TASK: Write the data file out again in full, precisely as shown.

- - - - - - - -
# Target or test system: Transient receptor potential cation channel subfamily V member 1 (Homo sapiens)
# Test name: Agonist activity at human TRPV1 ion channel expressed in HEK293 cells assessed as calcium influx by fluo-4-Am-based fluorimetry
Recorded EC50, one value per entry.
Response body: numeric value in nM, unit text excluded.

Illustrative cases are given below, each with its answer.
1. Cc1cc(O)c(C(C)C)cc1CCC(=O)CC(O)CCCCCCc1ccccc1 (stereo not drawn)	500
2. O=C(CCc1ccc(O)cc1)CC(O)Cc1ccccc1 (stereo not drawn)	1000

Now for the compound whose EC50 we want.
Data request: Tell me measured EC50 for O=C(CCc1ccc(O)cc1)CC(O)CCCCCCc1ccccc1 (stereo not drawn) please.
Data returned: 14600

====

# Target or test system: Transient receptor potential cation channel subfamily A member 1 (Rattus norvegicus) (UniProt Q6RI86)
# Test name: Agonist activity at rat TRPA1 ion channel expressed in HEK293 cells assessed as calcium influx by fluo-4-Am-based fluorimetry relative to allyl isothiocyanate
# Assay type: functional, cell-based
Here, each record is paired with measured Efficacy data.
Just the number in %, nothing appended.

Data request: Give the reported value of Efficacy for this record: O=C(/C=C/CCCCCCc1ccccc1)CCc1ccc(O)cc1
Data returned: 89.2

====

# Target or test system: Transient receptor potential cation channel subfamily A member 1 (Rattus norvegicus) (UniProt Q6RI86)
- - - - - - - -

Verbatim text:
# Target or test system: Transient receptor potential cation channel subfamily V member 1 (Homo sapiens)
# Test name: Agonist activity at human TRPV1 ion channel expressed in HEK293 cells assessed as calcium influx by fluo-4-Am-based fluorimetry
Recorded EC50, one value per entry.
Response body: numeric value in nM, unit text excluded.

Illustrative cases are given below, each with its answer.
1. Cc1cc(O)c(C(C)C)cc1CCC(=O)CC(O)CCCCCCc1ccccc1 (stereo not drawn)	500
2. O=C(CCc1ccc(O)cc1)CC(O)Cc1ccccc1 (stereo not drawn)	1000

Now for the compound whose EC50 we want.
Data request: Tell me measured EC50 for O=C(CCc1ccc(O)cc1)CC(O)CCCCCCc1ccccc1 (stereo not drawn) please.
Data returned: 14600

====

# Target or test system: Transient receptor potential cation channel subfamily A member 1 (Rattus norvegicus) (UniProt Q6RI86)
# Test name: Agonist activity at rat TRPA1 ion channel expressed in HEK293 cells assessed as calcium influx by fluo-4-Am-based fluorimetry relative to allyl isothiocyanate
# Assay type: functional, cell-based
Here, each record is paired with measured Efficacy data.
Just the number in %, nothing appended.

Data request: Give the reported value of Efficacy for this record: O=C(/C=C/CCCCCCc1ccccc1)CCc1ccc(O)cc1
Data returned: 89.2

====

# Target or test system: Transient receptor potential cation channel subfamily A member 1 (Rattus norvegicus) (UniProt Q6RI86)